Back in the day when car launches were fewer, we all looked forward to the day when the pace of launches would be upped and we would be able to get newer and better cars on practically a daily basis. Turns out, that idea sounds way better as a wistful moan over a beer with friends than in real life. In reality, that is a lot of work. Someone has to go out and drive all of this blossoming excellence, test them, pick out their strengths and weaknesses and figure out if they are a good time or not.
Does that sound like I am complaining? Hell no! You see testing in essence is a guarantee that you will be freed from the confines of your desk and then shortly be seen queued up at a petrol station, filling up a plethora of cars - diesels in this case - and heading out for the highway. And what are we filling up and driving today? A whole bunch of diesel C-segmenters, the current favourite Volkswagen Vento is here, as is the new, appealing and feature-loaded Hyundai Verna and brawling with them is the chubby Ford Fiesta.As is now considered the norm with comparos like these, I will spare you the gritty detail on the Vento and Verna, cars you are already familiar with, but focus sharply on the Fiesta since this is the new Ford's first exhaustive test in the magazine.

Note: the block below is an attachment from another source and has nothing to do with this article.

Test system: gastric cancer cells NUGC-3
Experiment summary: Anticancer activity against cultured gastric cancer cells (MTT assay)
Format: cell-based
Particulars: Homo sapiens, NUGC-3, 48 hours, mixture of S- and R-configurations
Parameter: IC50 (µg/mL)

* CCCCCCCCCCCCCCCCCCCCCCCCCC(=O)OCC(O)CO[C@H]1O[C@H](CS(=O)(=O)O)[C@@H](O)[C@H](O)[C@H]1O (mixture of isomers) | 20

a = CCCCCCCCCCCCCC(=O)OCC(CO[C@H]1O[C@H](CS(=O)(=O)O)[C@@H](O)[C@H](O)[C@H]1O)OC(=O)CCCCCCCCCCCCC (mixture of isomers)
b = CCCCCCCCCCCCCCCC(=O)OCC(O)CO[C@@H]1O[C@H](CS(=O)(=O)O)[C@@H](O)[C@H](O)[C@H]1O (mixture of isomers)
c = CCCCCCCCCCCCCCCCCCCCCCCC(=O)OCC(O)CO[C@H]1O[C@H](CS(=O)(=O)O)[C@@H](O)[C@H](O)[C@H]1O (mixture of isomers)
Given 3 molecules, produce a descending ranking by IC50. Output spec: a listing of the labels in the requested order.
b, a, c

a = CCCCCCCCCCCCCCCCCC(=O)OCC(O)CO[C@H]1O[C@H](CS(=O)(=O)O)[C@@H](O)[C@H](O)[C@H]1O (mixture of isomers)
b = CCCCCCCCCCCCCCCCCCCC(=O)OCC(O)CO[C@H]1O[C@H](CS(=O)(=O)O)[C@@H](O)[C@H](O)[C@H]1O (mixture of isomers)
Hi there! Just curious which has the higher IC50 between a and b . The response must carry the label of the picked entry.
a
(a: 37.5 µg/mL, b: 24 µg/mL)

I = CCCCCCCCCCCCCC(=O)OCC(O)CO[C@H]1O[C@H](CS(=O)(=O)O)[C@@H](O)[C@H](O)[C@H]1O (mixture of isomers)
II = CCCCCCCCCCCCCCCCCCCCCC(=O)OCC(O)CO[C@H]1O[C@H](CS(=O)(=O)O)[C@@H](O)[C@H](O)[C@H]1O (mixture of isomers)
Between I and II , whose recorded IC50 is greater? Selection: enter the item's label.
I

Styling & design
It's now normal for us to skirt the contentious issue of design by putting likes and dislikes down to personal choice. But in the Fiesta's case, I have no such choice. This is a true representation of Ford's Kinetic Design family theme, a large trapezoidal grille beneath the Blue Oval flanked by "Foxy Eyes" headlamps and chrome-bezelled fog lamps set into the middle of the lower air dam surfacing. Sharply defined wheel arches neatly interrupt a rising shoulder line that begins under Foxy but only gains serious strength and definition on the drivers door, tapering to a finish just before the tail lamps. That along with the rising, tapering greenhouse and the crease at the bottom of the doors is supposed to give the car a wedge-shaped profile visually, the usual way to create a dynamic design. Similar musculature can be spotted in the bonnet definition, the tiny lip spoiler and the neatly notchback-style rear roofilne.